Other substitutions, addressing the functional roles of the Rpb2 subunit switch residues located in the funnel and pore regions of the Sc RNAP II TEC are described in more detail in reference . R983 is expected to form an ionic contact with E1028, and G985 and G988 ensure the flexibility of R983. Note that enhanced propensity to undergo transcriptional stalling or arrest (i.e. by backtracking) observed in Rpb2 mutants R983A, G985A, G988A and E1028Q may indicate a defect in forward translocation of the stalled TEC. These mutations might also affect RNAP interactions with the 3′ RNA extruded from the active site during backtracking, stabilizing the arrested conformation of the TEC.
Active site dehydration in catalysis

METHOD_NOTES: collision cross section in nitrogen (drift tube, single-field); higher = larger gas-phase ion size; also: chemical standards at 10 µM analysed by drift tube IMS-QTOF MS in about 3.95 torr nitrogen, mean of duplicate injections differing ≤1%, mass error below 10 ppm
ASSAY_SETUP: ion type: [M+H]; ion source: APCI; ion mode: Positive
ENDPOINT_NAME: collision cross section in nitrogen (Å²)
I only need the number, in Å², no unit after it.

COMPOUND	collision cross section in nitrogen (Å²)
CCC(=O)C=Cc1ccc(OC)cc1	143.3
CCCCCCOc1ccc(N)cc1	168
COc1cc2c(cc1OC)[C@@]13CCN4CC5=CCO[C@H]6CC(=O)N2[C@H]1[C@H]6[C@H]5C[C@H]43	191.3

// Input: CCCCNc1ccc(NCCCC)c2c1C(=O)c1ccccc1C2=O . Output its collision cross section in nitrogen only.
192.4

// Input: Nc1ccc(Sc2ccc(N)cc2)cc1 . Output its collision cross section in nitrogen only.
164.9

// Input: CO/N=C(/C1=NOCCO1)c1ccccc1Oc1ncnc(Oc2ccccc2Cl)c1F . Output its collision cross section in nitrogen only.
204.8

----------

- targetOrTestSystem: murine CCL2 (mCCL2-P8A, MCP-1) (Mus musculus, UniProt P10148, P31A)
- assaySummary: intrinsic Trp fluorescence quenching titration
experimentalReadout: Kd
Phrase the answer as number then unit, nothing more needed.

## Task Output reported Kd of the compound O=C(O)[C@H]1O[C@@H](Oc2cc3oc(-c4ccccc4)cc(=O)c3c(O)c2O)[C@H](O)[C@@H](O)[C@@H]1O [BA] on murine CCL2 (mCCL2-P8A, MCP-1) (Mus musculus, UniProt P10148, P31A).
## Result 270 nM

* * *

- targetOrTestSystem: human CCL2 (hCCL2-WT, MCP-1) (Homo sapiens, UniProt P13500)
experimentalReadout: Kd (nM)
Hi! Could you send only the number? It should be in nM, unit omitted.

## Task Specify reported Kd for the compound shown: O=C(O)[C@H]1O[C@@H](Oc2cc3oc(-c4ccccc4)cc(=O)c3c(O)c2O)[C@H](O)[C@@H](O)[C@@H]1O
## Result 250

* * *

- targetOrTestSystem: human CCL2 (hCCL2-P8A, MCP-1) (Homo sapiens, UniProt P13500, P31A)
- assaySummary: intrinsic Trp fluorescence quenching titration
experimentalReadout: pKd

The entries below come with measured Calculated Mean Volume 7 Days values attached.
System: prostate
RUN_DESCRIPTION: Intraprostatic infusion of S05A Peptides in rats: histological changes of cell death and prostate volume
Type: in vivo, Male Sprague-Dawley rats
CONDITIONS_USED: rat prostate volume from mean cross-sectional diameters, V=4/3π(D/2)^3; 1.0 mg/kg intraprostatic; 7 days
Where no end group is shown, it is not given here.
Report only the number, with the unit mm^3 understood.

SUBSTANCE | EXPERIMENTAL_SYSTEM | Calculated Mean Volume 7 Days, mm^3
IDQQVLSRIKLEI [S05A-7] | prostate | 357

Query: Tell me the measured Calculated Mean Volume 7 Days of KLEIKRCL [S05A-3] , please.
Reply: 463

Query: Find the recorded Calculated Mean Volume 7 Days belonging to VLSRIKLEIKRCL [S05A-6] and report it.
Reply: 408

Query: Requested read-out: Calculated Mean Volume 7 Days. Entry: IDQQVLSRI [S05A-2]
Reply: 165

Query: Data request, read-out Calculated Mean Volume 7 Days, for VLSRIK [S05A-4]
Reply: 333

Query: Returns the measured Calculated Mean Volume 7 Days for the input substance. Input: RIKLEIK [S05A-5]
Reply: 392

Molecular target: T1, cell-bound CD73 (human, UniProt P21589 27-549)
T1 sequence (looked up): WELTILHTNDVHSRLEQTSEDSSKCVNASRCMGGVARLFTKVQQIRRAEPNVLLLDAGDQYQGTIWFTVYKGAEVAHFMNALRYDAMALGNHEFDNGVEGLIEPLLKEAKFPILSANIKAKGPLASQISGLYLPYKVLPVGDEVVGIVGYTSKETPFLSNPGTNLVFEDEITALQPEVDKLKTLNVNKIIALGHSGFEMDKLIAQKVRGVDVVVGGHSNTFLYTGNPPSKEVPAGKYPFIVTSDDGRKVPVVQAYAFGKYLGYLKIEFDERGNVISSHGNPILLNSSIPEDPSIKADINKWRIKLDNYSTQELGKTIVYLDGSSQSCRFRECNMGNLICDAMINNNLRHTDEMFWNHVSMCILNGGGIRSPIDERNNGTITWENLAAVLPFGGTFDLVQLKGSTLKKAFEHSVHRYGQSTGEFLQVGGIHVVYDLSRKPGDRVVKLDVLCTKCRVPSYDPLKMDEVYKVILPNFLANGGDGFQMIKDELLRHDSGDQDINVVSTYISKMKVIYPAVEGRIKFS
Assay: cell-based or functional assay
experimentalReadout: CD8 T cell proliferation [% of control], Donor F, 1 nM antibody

In x-ray crystal structures, often water that is present within a protein is not resolved. Molecular dynamics simulation in explicit solvent, however, generates a model for internal hydration of a protein. Previously, trigger loop closing was posited to drive water from the RNAP active site and to order water to optimize conditions for catalysis . This model for active site closing and dehydration to order water is potentially a powerful and general concept to describe catalysis within enclosed active sites of enzymes [44–47]. In support of such a model for RNAP active site dehydration during trigger loop closing, the closed-Mg, closed and open RNAP TECs are compared for active site hydration (Additional file 1: Figures S18-S20). At the ATP N3 position, the closed-Mg TEC remains strongly dehydrated throughout the simulation (Additional file 1: Figure S18A). The closed TEC, which deviates from catalytic geometry (Additional file 1: Figure S2) and may not be as tightly closed as the closed-Mg TEC, is slightly more hydrated. As expected, the open trigger loop, which admits more access to water, is much more strongly hydrated around ATP N3. Measuring water surrounding the RNA 3′-O, similar results are obtained (Additional file 1: Figure S18B). We conclude that at least one function of trigger loop closing is to reduce the hydration of the NTP substrate and to enhance the ordering of waters in the active site. Tightly bound waters are detected at Mg-I in both closed-Mg (one bound water) and open (three bound waters) RNAP TEC simulations (Additional file 1: Figures S19-S20).